Monday, October 19, 2015

Facebook NEVER Wants You To Leave


Here's an interesting article for those of you who are needing help with time management and who are on the fence about doing something empowering with how you spend your time online.
Facebook never, ever, ever wants you to leave. That’s why it’s replicating features from other apps and pulling content like videos and news articles inside its app. The more time you spend on Facebook, the more it accomplishes its “open and connected” mission, and the more money it makes by showing you ads. Here’s 20 new ways it’s assimilating the Internet, in GIFs and photos.
 See:  http://techcrunch.com/gallery/the-internet-is-like-a-series-of-facebooks/

It is true.  Facebook, like most other websites, wants you to spend as much time possible on their site.  Some would argue that this is merely how a business makes money.  For the most part, that's how businesses on the internet work.  Yet, as people, we have to consider how we spend our own lives and what we do with our time.  Facebook wants you to spend hours at a time on their website, but you have a choice as to whether you will do that.  Facebook has engineers who are doing whatever they can to make the site more addictive.  Do you really want to be addicted to a website?  What about your children?  Do you want your children to grow up being on a website that is addictive and time consuming?

A while back, people used to say that there was no way that the internet could be addictive.  They said that only things like drugs and alcohol could be addictive.  Websites were something everyone could walk away from.  Yet, look at the world, with many people having their phones stuck in front of their faces.  I think it's obvious now that a website can be addictive.  I think it is apparent now that websites like Facebook change how people think.  I think it's also obvious that websites like Facebook make people feel depressed when logging off and we spend much time while away from these sites thinking about something we saw on them earlier.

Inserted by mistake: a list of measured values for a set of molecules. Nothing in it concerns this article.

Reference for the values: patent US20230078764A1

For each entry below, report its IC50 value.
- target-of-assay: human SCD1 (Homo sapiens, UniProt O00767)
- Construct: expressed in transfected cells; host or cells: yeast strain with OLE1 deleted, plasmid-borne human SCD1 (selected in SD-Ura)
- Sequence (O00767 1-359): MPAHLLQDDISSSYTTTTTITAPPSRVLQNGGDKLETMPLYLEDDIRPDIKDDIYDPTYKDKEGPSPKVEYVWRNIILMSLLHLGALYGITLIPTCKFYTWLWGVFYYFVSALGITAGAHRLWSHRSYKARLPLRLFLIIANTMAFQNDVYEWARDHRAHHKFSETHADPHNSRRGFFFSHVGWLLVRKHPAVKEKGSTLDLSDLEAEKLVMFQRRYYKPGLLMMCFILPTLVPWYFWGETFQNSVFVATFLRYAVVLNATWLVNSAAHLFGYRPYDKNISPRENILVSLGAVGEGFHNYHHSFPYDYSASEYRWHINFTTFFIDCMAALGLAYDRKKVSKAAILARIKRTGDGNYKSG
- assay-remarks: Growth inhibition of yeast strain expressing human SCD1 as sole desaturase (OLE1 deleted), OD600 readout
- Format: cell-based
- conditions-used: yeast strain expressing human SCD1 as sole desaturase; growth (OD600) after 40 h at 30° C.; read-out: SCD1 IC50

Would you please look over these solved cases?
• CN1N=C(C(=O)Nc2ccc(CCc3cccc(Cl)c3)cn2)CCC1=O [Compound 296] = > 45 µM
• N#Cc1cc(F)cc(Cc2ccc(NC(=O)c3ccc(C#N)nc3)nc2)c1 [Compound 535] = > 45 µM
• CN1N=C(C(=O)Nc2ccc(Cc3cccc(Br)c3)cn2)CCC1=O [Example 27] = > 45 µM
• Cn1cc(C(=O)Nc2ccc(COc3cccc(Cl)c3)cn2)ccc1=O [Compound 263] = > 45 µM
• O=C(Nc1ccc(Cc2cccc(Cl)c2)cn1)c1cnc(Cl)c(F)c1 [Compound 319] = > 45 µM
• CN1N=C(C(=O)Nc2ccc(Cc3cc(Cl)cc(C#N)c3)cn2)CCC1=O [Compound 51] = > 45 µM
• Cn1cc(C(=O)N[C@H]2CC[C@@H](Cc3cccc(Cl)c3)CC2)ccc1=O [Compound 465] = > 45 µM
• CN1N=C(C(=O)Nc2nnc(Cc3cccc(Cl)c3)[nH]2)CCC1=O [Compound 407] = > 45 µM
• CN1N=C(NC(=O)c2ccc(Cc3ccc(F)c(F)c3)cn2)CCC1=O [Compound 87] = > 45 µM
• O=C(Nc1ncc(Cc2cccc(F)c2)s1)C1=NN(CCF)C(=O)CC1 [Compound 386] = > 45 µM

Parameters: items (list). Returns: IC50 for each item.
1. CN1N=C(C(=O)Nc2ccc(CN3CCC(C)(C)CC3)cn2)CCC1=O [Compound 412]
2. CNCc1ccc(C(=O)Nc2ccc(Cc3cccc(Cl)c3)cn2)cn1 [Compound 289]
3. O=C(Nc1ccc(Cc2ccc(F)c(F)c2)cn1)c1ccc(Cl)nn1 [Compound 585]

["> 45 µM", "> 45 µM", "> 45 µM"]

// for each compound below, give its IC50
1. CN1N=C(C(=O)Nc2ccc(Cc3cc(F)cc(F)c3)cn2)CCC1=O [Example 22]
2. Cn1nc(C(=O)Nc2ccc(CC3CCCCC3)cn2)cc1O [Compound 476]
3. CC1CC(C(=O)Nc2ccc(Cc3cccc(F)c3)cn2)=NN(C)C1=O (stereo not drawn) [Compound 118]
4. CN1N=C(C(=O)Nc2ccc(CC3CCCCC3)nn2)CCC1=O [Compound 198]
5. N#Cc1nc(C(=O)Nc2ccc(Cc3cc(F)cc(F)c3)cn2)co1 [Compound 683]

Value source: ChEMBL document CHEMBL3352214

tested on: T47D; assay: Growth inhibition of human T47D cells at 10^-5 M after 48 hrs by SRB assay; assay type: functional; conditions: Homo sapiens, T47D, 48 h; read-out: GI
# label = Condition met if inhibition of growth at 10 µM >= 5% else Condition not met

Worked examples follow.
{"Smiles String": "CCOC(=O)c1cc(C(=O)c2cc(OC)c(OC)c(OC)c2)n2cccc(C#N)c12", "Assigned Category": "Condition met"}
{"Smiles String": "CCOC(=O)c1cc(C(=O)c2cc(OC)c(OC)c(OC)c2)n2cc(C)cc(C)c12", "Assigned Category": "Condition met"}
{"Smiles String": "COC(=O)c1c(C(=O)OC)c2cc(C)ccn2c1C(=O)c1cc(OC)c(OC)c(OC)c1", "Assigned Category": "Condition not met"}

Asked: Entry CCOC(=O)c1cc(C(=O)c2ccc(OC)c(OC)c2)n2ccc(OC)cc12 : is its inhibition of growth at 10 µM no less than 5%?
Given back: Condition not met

People Taking a Break From Facebook For a While - Only To Return Shortly After

When I was on Facebook I noticed some people who said that they had to leave for a while because they could not stand what others said.  Those people always seemed to come back, sometimes within hours.  Some would state that they were leaving, but post a few more things before they left.  Sometimes a person would come back to "check" in but state that they were not back yet.  Facebook is incredibly addictive.  For many, it is the internet, and this is how Facebook wants it.  You can do almost everything that you can do on other entertainment websites right in Facebook.  Not only that, but you can share those things with others and see what others are doing.  You do not have to even leave your screen to visit family and friends.  It's an (a)social wonderland!

Do You Have More Important Things To Spend Your Time On?

Every day Facebook is engineering the site to make it harder and harder for you to get away from it. Yet, when you deactivate and leave, you don't really think much about it.  Life goes on.  There's so much to see, to accomplish, to do in the outside world that being on Facebook is such a waste of time.  Are you going to spend your life behind a screen, or do you have something more important to live for?  Do you have goals, dreams, a relationship with God, or something else that is far too important for Facebook?  If so, please share in the comments. 

Serious about giving up Facebook?  Check out our new checklist of Facebook achievements and goals for making giving up Facebook and (a)social media easier for you to achieve.

5 comments: